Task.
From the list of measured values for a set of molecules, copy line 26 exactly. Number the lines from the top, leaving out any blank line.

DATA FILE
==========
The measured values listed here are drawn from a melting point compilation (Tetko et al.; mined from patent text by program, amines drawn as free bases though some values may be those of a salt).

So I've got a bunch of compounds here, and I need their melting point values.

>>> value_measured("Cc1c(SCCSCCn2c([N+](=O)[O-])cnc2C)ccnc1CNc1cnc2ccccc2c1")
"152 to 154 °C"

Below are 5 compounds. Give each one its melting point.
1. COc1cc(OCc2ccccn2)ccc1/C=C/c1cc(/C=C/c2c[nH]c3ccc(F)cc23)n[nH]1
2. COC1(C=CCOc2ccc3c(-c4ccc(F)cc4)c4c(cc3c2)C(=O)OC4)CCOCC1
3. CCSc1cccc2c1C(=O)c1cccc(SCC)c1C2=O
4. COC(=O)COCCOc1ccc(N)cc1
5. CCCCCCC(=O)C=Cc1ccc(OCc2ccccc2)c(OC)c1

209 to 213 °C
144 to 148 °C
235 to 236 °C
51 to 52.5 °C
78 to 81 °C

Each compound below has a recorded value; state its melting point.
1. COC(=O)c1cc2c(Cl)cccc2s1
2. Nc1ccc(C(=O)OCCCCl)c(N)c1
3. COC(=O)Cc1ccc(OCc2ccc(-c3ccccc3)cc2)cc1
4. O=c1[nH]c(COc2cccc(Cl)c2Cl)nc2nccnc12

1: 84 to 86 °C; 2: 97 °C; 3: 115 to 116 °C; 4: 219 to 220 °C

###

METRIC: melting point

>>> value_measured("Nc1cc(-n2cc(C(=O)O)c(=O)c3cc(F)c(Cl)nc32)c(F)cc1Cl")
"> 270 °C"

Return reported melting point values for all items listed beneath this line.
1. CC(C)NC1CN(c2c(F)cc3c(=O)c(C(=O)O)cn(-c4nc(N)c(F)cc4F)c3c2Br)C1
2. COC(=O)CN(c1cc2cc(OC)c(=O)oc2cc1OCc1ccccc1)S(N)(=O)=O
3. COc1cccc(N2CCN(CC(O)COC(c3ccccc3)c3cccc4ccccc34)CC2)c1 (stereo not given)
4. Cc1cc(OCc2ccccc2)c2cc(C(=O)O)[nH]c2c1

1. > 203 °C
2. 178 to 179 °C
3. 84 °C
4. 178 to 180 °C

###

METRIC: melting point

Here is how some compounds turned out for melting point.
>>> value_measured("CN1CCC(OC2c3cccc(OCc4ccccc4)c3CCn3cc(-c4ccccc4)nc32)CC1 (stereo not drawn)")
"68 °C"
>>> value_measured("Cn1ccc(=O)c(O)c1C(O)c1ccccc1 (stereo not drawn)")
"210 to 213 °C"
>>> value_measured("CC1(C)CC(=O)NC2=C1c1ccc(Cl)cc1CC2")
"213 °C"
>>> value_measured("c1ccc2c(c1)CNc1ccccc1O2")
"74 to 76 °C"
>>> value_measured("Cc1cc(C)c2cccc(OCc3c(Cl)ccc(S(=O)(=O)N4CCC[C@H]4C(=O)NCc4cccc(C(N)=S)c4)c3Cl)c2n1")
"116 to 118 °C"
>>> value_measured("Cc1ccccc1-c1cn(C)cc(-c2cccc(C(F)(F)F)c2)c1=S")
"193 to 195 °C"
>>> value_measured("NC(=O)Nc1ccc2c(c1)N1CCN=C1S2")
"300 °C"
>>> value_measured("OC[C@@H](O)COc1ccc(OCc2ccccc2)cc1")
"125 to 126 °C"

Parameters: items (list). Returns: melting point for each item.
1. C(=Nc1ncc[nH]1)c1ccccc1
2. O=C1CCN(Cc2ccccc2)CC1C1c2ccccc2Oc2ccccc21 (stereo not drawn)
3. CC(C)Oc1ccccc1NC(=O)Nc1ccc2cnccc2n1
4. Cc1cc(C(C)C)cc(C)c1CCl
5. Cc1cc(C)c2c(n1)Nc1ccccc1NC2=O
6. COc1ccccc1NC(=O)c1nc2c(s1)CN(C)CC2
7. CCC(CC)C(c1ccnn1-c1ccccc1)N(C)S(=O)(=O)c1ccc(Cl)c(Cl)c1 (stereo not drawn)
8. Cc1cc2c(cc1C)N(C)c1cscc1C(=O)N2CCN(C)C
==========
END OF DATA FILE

Return reported melting point values for all items listed beneath this line.